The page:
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March 30, 2018

Energy – SciPol Weekly, March 24 – March 30

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Government

E&E News – A year after Trump's energy order, rollbacks inch forward

A year ago today, the president appeared onstage in U.S. EPA headquarters in Washington and answered those questions with a crushing blow to his predecessor's environmental legacy. Flanked by coal miners and Cabinet officials ready to flex their deregulatory muscle, Trump signed the "energy independence" order aimed at boosting domestic fossil fuels by lifting regulatory burdens on the coal and oil and gas industries.

Greentech Media – An Interview With Gina McCarthy: Pruitt, Coal Politics and the Unstoppable Rise of Clean Energy

Gina McCarthy isn't happy watching Scott Pruitt dismantle the climate plan that she helped President Obama build. But she doesn't think Pruitt will be successful. "They've made a lot of announcements; they haven't made a lot of progress," she said in an interview on The Interchange podcast. McCarthy predicted that EPA Administrator Scott Pruitt will keep getting "slapped back" by legal challenges.

Smartcities Dive – 180 US mayors call for use of solar energy in updated letter

A focus on renewable energy has become top-priority across the U.S., as dozens of cities have committed to getting 100% of their power from renewables. And while committing to increased solar usage is a significant step forward for these 180 cities, tangible actions will need to be taken for such cities to reach their goals. Searson explained Environment America will prioritize working with mayors who are interested in "actually backing up their signature on this letter with some real action on solar energy, so we want to be helpful in that area moving forward."

Utility Dive – Smart transmission: How FERC can spur modernization of the bulk power system

The world's largest machine needs an upgrade — and it's costing consumers big money.  America's 7 million miles of transmission and distribution system wires, often called the planet's biggest networked machine, have an estimated value as high as $2 trillion. Built up over a century, the network supports the world's largest economy, but there are mounting worries it is not keeping up with the times.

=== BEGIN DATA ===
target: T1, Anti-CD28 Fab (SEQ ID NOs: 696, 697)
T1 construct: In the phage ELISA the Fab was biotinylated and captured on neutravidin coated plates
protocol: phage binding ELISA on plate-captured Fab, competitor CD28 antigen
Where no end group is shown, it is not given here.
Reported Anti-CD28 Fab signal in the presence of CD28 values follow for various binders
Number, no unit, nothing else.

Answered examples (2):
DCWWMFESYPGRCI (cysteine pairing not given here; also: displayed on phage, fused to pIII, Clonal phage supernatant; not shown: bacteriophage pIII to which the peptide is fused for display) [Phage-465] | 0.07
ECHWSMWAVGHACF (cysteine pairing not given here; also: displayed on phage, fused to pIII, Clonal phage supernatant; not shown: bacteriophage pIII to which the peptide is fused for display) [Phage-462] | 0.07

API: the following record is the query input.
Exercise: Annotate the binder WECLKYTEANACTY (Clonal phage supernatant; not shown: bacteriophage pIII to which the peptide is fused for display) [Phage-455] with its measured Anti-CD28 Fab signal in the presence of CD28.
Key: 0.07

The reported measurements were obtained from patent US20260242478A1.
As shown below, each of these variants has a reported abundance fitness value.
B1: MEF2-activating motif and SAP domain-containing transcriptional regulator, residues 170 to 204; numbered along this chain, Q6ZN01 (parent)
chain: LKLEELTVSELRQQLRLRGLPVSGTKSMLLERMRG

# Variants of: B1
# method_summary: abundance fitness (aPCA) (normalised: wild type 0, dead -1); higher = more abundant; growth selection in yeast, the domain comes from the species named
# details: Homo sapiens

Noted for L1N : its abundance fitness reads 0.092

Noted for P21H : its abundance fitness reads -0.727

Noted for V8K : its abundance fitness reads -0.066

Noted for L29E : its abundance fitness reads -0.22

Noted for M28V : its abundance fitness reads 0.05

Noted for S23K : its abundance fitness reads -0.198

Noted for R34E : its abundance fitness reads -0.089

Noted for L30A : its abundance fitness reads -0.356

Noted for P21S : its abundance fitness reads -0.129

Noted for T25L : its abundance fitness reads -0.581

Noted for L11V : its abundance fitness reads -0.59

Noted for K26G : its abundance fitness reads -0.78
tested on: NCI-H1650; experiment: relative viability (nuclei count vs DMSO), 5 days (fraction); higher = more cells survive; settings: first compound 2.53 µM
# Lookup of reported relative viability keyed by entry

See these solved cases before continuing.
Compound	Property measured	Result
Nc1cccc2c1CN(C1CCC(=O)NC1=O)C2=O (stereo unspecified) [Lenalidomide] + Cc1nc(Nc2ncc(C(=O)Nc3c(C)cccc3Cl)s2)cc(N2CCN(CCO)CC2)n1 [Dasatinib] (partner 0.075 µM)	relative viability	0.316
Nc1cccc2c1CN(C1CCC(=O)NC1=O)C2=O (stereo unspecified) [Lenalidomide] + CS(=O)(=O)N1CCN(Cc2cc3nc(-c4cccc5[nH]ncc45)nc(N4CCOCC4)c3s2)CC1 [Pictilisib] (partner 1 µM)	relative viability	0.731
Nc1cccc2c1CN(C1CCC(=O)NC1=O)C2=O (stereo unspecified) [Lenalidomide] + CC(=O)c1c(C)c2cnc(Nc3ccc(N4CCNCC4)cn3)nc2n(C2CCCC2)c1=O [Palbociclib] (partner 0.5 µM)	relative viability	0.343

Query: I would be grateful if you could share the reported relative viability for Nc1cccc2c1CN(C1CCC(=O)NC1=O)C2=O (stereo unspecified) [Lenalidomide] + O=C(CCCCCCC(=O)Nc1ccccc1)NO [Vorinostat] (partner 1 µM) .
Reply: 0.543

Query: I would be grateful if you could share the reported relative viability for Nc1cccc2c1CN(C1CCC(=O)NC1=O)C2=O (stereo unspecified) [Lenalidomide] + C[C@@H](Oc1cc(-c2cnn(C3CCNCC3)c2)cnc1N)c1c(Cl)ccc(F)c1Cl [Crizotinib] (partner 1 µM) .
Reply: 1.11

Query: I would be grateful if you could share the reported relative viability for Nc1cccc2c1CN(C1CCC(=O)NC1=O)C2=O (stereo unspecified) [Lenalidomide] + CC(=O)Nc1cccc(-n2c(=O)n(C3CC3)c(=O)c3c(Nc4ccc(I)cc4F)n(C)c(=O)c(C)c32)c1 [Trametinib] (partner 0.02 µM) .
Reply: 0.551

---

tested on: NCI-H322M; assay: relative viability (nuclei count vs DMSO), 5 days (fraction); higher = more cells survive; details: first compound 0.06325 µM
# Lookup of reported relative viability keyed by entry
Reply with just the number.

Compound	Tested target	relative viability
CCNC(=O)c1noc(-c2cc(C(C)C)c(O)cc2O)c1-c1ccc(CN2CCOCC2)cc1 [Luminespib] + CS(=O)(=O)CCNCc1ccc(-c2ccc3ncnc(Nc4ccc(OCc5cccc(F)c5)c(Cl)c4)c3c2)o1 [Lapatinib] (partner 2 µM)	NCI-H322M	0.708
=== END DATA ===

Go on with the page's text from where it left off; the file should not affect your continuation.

Vox – Trump’s crude bailout of dirty power plants failed, but a subtler bailout is underway

Last year, the Trump administration attempted a ham-handed bailout of the US coal industry. In a nutshell, Rick Perry’s Department of Energy told the Federal Energy Regulatory Commission (FERC) to guarantee the profits of coal plants. FERC, to its eternal credit, responded: No. No, thank you. That is a very dumb idea, and we shan’t be doing that. It was a rare bright spot in this bleak last year, a blow struck for reasoned, empirically informed policy.

Industry

Charlotte Business Journal – Duke Energy tells shareholders it could be out of the coal-power business in next 30 years

Duke Energy Corp. (NYSE: DUK) tells shareholders in a new report its carbon reduction plans through 2030 “is consistent with a pathway to achieve a science-based two-degree target” for mitigating climate change laid out in the Paris Accords. That is an effort to assure shareholders on whether Duke faces a significant risk from the possibility of carbon regulation in the future. The message, says Duke executive Cari Boyce, is that the Charlotte-based company recognizes the problem and is moving in the right direction. It has already reduced carbon production by 31% from 2005 levels and targets a 40% reduction by 2030.

Greentech Media  – Is Offshore Wind a Better Deal With Batteries?

A partnership between developer Bay State Wind and NEC Energy Solutions this month highlighted a growing push to pair energy storage with offshore wind.Bay State Wind said it will work with NEC Energy Solutions to add batteries to an 800-megawatt offshore wind farm planned for 15 miles off the coast of Martha’s Vineyard, Massachusetts.  The project will represent the world’s largest wind‐paired energy storage system for commercial‐scale energy, said Bay State Wind, which is a joint partnership between the Danish power company Ørsted, formerly known as Dong, and U.S. transmission builder Eversource. 

Scientific American – Oil Giant Accepts Climate Consensus, Denies Responsibility for Warming

Chevron Corp. walked a narrow line yesterday in acknowledging humans’ role in climate change while highlighting uncertainties that could help shield it from cities’ claims for damages stemming from sea-level rise. The California-based oil giant fielded questions from a federal judge on its understanding of climate change science, while the other four oil companies named by the cities of San Francisco and Oakland as contributing to climate change stayed silent.

Other

Vox – It’s not just elections: Russia hacked the US electric grid

A huge story about Russian hacking got lost amid all the Trump administration staffing drama and Stormy Daniels news over the past week: On March 15, the US government released a report describing a massive Russian hacking campaign to infiltrate America’s “critical infrastructure” — things like power plants, nuclear generators, and water facilities.